Tutorial by Meats Meier
The Material Capture function in ZBrush is an excellent way to sample the lighting and material of an object. It can be used to quickly simulate a texture from a photograph or rendering, and then can be used as either a real time shader, or as a shader meant to seamlessly composite ZBrush rendered 3d objects into photographs.
1. To capture a material, the first step is to find and prepare a photograph of an object with a material that you would like to simulate. Identify key areas of the photo, such as clean areas that show the pure surface color, as well as texture and cavities. The more information in the photo, the better the results will be because of course there will be more information to sample from, and you can get a more realistic result.
2. Prepare the image in photoshop, and save it as something that ZBrush can read, such as .bmp, .psd, or .jpg. I sometimes copy a version of the object, place it near the original, and darken it to make sure that I have dark areas that I can sample from for the cavity creation later on. In ZBrush, I bring in the image with Texture:Import, select the flat color material, and fill the screen with the image using Texture:CropAndFill.
3. It can also be very helpful to place 3d objects on the canvas that are roughly the same shape as the object itself, this lets you quickly see if your material is behaving like the one in the photo.
Select one of the real time shaders (the main red wax is fine). This is the material you’ll be modifying to create your own MatCap material. Place objects around the object, but do not cover any of the parts of the image you are trying to capture.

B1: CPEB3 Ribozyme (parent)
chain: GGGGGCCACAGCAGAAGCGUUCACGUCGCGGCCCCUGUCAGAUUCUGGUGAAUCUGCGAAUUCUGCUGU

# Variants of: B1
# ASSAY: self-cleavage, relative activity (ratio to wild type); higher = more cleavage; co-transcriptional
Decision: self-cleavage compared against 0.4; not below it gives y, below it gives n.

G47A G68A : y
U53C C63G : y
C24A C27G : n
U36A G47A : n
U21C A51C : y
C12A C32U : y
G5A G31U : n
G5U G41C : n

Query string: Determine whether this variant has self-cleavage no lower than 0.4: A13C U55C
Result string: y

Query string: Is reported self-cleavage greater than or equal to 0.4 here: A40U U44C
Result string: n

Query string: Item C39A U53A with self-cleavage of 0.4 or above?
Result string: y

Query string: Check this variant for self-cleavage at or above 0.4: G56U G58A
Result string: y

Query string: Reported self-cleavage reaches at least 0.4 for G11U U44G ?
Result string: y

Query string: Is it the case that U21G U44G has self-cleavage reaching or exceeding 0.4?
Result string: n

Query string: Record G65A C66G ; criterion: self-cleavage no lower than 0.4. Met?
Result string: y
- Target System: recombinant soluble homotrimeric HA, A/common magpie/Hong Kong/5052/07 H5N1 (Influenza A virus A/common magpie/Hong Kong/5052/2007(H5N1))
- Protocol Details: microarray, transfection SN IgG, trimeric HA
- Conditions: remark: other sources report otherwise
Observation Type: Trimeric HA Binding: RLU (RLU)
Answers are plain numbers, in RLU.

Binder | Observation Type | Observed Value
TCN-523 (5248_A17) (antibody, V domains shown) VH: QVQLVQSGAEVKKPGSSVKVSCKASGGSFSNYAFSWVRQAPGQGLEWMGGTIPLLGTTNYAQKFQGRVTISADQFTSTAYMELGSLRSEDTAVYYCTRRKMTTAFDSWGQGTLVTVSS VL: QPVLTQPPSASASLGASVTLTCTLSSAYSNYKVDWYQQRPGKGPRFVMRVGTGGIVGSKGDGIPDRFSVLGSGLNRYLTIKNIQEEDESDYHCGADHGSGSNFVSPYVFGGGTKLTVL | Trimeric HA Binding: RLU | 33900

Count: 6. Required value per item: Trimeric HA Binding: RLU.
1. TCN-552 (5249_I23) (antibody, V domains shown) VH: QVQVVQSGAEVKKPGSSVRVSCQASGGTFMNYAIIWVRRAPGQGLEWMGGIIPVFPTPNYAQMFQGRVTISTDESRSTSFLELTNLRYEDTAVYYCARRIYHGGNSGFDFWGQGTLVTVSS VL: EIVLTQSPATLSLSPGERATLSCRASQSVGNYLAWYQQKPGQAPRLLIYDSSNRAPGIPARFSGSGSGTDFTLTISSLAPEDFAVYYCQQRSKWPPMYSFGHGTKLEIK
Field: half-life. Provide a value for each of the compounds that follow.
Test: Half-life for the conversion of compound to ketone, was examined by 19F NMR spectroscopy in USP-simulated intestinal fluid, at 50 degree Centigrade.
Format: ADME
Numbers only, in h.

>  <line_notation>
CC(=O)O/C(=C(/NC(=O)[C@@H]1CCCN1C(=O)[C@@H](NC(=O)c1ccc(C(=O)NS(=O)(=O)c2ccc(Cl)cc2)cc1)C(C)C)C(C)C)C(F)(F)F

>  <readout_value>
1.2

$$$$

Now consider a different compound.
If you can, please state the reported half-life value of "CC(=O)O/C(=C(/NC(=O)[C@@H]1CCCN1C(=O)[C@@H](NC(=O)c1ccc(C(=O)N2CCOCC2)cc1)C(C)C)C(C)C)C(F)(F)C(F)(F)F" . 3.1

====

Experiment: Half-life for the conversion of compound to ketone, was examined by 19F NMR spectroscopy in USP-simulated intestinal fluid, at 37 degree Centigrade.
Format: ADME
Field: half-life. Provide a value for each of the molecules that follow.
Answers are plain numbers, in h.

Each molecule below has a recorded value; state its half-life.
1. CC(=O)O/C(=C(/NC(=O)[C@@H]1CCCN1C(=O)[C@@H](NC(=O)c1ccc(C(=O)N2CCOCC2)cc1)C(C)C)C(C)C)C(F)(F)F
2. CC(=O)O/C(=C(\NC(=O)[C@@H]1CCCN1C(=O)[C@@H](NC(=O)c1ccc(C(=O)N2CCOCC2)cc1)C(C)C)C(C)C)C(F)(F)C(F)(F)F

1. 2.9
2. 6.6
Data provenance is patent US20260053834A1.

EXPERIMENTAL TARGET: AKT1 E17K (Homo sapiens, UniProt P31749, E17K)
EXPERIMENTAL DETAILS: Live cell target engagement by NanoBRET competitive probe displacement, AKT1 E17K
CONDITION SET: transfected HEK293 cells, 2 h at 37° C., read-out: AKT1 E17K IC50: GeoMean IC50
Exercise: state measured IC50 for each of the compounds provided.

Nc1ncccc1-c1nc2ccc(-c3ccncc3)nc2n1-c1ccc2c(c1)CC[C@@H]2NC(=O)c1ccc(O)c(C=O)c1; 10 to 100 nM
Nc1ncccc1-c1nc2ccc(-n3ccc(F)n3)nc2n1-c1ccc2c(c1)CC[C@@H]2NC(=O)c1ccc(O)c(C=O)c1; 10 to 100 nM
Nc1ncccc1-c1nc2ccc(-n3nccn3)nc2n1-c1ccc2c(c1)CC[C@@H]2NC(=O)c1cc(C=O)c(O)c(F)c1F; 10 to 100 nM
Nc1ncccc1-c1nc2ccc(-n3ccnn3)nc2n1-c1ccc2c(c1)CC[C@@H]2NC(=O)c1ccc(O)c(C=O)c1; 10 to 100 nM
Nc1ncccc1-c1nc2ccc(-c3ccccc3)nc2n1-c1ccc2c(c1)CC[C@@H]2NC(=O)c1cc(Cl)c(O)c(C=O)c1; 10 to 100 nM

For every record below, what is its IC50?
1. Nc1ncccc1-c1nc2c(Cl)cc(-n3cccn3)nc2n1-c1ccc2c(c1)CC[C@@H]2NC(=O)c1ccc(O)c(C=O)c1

4. Select the MatCap tool in the Tool palette and then open and dock the Material Palette.
In these next steps, you will sample different angles (normals) of the object in the photograph. The lines show some of the normals I defined when estimating planes in the image.
5. We’ll first sample the only pure color information in the photo. Avoid shadow, specular, and cavity areas of the image. We’ll actually end up creating two shaders in the material–MatCap A and MatCap B. MatCap A is the color information, and MatCap B is the shader we’ll create a bit later that Zbrush will user when rendering cavity effects.
Making sure the Tool:MatCap tool is still selected, left click on a point the background image and drag the mouse around to define a surface normal. Let the mouse up when you have a normal you think reasonably close to the real normal of the object in the image (don’t worry about precision, you will do many samples, and they will all work and blend together nicely). As you make more and more markers on all visible angles on your image, you will see the temporary shader ball become closer and closer to the photograph. (See MatCap Basics for a fuller explanation of sampling points.)
6. To add the highlights, find the brightest parts of your photo, and sample them. To adjust the highlight itself, you can press the Ctrl key after you drag out a vector but before releasing the mouse, and then move your mouse left and right to control the “hotness” value of the shine. (MatCap Basics discusses this in more detail.) At this point, try changing some of the gloss, refine, intensity, etc. sliders in Material:Modifiers to bring the shader closer to realism.
7. To create the cavity part of the shader, press the Material:Modifiers:B button to tell ZBrush that we would like to work on the secondary shader. Now is the time to sample the dark, or cavity areas. You can also do a overall darken by just lowering the Intensity slider for a quick, darker, cavity.
Adjust the cavity detection and transition sliders in Material:Modifers to see the effect of the Material:Modifiers:B shader. You can also determine how much cavity vs. color is shown in Material:Modifers.
8. Save the material for use next time you use ZBrush by pressing Material:Save.